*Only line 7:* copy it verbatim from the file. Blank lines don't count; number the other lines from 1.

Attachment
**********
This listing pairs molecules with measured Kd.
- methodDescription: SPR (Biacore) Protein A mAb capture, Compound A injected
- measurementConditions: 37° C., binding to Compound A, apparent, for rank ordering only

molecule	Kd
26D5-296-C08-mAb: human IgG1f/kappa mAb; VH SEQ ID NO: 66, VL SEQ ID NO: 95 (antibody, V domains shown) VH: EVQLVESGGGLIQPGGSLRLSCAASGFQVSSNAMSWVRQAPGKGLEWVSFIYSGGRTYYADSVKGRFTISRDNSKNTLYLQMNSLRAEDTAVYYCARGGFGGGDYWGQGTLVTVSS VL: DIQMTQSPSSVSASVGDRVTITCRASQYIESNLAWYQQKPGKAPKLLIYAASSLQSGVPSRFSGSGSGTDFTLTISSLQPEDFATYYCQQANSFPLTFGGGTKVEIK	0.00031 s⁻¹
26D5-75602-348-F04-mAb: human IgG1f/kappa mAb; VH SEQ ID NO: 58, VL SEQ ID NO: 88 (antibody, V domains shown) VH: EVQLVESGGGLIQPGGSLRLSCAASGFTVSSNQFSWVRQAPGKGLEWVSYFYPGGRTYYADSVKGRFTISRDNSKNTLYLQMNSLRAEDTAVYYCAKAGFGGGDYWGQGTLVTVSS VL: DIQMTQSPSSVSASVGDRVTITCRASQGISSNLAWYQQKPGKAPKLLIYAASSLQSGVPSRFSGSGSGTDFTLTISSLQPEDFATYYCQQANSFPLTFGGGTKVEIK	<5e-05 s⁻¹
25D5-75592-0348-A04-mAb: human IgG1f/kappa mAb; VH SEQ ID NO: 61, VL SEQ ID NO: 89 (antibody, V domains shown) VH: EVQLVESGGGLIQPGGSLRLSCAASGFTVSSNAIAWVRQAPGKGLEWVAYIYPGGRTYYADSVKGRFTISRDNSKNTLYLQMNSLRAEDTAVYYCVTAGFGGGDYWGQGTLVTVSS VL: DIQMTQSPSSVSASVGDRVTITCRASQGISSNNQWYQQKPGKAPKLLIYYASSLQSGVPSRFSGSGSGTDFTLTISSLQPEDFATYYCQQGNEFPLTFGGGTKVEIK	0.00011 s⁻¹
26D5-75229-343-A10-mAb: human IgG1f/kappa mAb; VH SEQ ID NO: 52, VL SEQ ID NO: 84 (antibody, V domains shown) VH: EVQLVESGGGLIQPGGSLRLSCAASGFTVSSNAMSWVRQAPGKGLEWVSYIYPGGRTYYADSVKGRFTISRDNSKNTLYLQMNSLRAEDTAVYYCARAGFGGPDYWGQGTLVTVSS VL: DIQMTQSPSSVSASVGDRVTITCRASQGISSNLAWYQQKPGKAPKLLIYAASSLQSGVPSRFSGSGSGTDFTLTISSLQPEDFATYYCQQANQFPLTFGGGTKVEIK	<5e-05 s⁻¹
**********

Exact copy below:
25D5-75592-0348-A04-mAb: human IgG1f/kappa mAb; VH SEQ ID NO: 61, VL SEQ ID NO: 89 (antibody, V domains shown) VH: EVQLVESGGGLIQPGGSLRLSCAASGFTVSSNAIAWVRQAPGKGLEWVAYIYPGGRTYYADSVKGRFTISRDNSKNTLYLQMNSLRAEDTAVYYCVTAGFGGGDYWGQGTLVTVSS VL: DIQMTQSPSSVSASVGDRVTITCRASQGISSNNQWYQQKPGKAPKLLIYYASSLQSGVPSRFSGSGSGTDFTLTISSLQPEDFATYYCQQGNEFPLTFGGGTKVEIK	0.00011 s⁻¹